Commander, it appears the hyperstream anchor between Tinelo and Heanita has been broken—” one of her lieutenants began, but she waved him off.

I know that! How could this happen?” She saw the lieutenant open his mouth again, and Jaketh glared at him. “Don’t answer that! But who did this? That’s what I want to know!”

Our computers picked up a ship’s signature just outside of Heanita before the hyperstream collapsed.” One of her engineered informed her, and his face grew solemn as he lowered the tablet in his hands. “The ship bears an Earthling signature.”

Jaketh fisted her hand. Of course, it would be Earth. They were the only ones with technology powerful enough to break the connection of a hyperstream. Though Earth was the homeworld of all humanity, hundreds of years ago humans left the planet and ventured beyond the stars to colonize new worlds. In the meanwhile, Earth always grew stronger and more advanced in technology. Now the rest of the galaxy wanted that tech, so they turned their eye to their old homeworld and began moving in.

With equipment beyond anything Jaketh could imagine, Earth learned of the galaxy’s desire to snatch this tech, and the old world put up its defenses. Snapping hyperspace streams though—that was a new one to Jaketh, and she rubbed her forehead. “How much longer until the stream is repaired?”

It could take weeks.”

She growled then fixed her eyes on the pilots. “How are Falcon’s manual controls?”

The pair of pilots exchanged a wide-eyed look with each other, and Jaketh knew why. They had grown used to travel by means of the hyperstreams, which, once the destination had been set, the pilots could sit back and do nothing until they slipped out of the stream and had to land the ship. This was how everyone traveled, and it insured for fewer accidents. However, each ship possessed the ability to fly outside the streams, but it required manual control. Although the pilots had been trained and tested for this, Jaketh hoped they hadn’t lost their touch.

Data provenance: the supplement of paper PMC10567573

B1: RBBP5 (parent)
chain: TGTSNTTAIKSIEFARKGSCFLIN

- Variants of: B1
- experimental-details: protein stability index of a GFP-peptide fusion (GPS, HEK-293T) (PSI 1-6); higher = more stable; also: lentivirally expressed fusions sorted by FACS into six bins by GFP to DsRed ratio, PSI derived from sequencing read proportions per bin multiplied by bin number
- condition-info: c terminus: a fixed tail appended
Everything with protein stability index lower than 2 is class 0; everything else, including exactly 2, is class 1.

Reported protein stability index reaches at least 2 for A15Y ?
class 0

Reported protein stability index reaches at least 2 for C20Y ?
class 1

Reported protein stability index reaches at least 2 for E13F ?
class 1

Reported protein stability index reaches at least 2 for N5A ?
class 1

Well?” Her voice boomed through the bridge. “Can the Falcon still fly?”

Y-yes, Commander, but of course we won’t be able to fly as quickly as we would with the stream.”

Jaketh shook her head. “It doesn’t matter. Get us moving and back on course. Once the stream has been repaired, we can slip back into it.” Then she sat back with a smug smile. “The good news is, at least everyone else taking this route will be moving as slowly as we are until the stream is fixed, but keep your eyes open! Now that we’re all out here exposed to space, we can see each other better, and some of our rivals may decide to play a few games of target practice. We mustn’t allow them to get to Earth first. Let’s see what our old world is really like, boys!”

Now, what I wrote isn’t necessarily a prologue but could easily be the first chapter of a story. However, as you can see, the details from the ‘info dump’ have been woven into this excerpt because there’s one thing you need to remember about your readers: Readers are smart people. You don’t have to spoon feed them. If you write something along the lines of, “space ship traveling through space” most people are going to think, ‘futuristic setting, more advanced technology, etc’. They might be wondering if the people are coming from Earth to explore new worlds or if they’re aliens going to Earth, or if it’s a whole different galaxy altogether. These are little details you can weave into the narration as I’ve shown.